house_well-11(NOTE: This post is an updated copy of my 2011 post [see also: 2010,  2009,  2008])
(Check our your property value using the official Fairfax county link.)

THE BASIC SUMMARY: Our real estate assessment went up again, from $307.1K to $315.9K. A 2.85% increase (house went up 3%, land went up 2.7%), which is less than the average of 5.8% yearly gains, and slightly less than last year’s 3% increase. Our house value increased $730 a month (and our mortgage is only $1025 now that we refinanced).

In 1999, we bought the house at  $141K.
In 2000, we  were  assessed  at  $142K.
In 2001, this  grew   by 3.5% to $147K.
In 2002, this  grew   by  39% to $205K.
In 2003, this  grew   by   3% to $211K.
In 2004, this  grew   by  24% to $261K.
In 2005, this  grew   by  34% to $349K.
In 2006, this  grew   by  13% to $395K. [addition basically complete]
In 2007, this  grew   by   3% to $406K  (peak)
In 2008, this dropped by   7% to $375K. [addition officially complete]
In 2009, this dropped by   3% to $364K.
In 2010, this dropped by  18% to $298K. (ouch)
In 2011, this  grew   by   3% to $307K. Finally a gain! 
In 2012, this  grew   by  ~3% to $316K.

We’re 22% down from our peak (but not 37% like 2 years ago), and it’s still worth 2.32X (2011=2.27X) more than we owe on the mortgage (which is $136.1K, actually about $700 more than last year due to rolling our refinance costs into the mortgage).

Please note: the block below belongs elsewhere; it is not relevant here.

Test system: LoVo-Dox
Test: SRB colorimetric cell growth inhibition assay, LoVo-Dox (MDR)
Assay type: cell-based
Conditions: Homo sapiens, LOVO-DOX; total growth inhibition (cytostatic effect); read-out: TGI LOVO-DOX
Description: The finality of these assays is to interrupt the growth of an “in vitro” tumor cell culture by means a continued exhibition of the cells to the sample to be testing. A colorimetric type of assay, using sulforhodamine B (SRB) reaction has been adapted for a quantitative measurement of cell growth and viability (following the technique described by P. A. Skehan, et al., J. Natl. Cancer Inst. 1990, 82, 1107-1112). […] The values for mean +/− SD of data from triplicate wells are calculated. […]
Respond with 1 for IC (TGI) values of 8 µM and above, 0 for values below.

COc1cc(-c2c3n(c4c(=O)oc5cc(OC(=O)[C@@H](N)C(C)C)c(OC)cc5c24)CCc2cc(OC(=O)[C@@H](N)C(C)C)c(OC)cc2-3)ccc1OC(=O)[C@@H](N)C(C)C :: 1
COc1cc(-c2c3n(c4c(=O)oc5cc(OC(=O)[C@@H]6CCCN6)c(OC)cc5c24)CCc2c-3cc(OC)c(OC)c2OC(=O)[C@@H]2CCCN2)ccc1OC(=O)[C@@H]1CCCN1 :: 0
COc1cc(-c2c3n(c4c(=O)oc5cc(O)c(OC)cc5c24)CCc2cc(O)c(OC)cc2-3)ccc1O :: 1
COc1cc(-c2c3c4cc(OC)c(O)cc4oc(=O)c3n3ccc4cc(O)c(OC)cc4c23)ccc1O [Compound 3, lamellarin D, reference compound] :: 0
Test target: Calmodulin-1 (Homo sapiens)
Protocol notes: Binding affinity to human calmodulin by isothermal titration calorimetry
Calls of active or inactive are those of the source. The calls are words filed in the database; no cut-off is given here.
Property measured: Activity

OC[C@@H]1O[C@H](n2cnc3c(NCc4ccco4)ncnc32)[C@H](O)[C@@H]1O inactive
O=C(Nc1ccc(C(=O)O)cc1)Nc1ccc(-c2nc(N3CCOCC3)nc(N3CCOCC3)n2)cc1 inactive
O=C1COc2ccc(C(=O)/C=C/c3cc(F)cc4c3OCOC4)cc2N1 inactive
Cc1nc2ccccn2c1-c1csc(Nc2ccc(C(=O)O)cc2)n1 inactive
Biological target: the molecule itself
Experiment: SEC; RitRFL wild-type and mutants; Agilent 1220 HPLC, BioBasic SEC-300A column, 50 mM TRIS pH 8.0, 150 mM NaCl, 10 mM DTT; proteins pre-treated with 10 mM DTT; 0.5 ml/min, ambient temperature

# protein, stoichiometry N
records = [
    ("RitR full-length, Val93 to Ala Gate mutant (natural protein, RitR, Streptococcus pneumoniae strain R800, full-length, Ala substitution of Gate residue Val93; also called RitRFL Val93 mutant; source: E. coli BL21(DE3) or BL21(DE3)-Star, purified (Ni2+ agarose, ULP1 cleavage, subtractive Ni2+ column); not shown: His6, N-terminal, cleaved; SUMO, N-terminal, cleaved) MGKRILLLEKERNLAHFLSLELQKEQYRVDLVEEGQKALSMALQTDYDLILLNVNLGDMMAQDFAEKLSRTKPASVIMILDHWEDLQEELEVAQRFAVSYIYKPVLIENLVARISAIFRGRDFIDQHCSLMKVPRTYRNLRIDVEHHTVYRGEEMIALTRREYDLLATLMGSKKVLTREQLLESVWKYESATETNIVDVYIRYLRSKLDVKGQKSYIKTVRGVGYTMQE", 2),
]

This means we’re still $179.8K ahead (2011=$171.7K, 2010=$163K). We’ve lived here 12 years, so that’s $14,903 (2011=$15,609) ahead each year, $1249 (2011=$1300) ahead each month. Our mortgage is down to $1025 from  $1300 (refinanced), so this place seems to practically be paying for itself.

(Of course, the addition wasn’t free, it was about $80K, so we’re really only $99.8K ahead ($91.7K in 2011), or only $8,317 ($8,336 in 2011) ahead per year, $693 ($694 in 2011) ahead each month. Still not shabby. These people who say houses aren’t a good investment don’t know what they’re talking about. Even if it’s value drops 90%, you’re still getting 10% more of your money back than if you were renting! And we’re sure as hell doing better than dropping 90%!)

Here’s the new graph:

2011’s graph:

Broken down via land vs. building:

LAND:
2000: $71K
2001: $71K
2002: $90K (+27%)
2003: $100K (+11%)
2004: $150K (+50%)
2005: $184K (+23%)
2006: $166K (-10%) [addition completed]
2007: $166K
2008: $184K (+11%)
2009: $166K (-10%)
2010: $148K (-11%)
2011: $148K
2012: $152K (+2.7%)

BUILDING:
2000: $71K
2001: $76K (+7%)
2002: $115K (+51%)
2003: $111K (-3%)
2004: $111K
2005: $165K (+49%) [addition possibly counted here]
2006: $229K (+39%) [addition completed]
2007: $241K (+5%)
2008: $192K (-20%)
2009: $198K (+3%)
2010: $150K (-24%)
2011: $159K (+6%)
2012: $164K (+3%)

FOOTNOTE: 2006 was about when the construction was mostly finished, but due to problems with it being completely finished, it might not have been legally counted as finished until 2008.

RANDOM NOTE: The Google Chart Playground is very, very useful. Saves a lot of manual page refreshses…

Mood: suddenly less dissatisfied with unemployment
Music: NOT Megadeth – Tornado Of Souls

THE END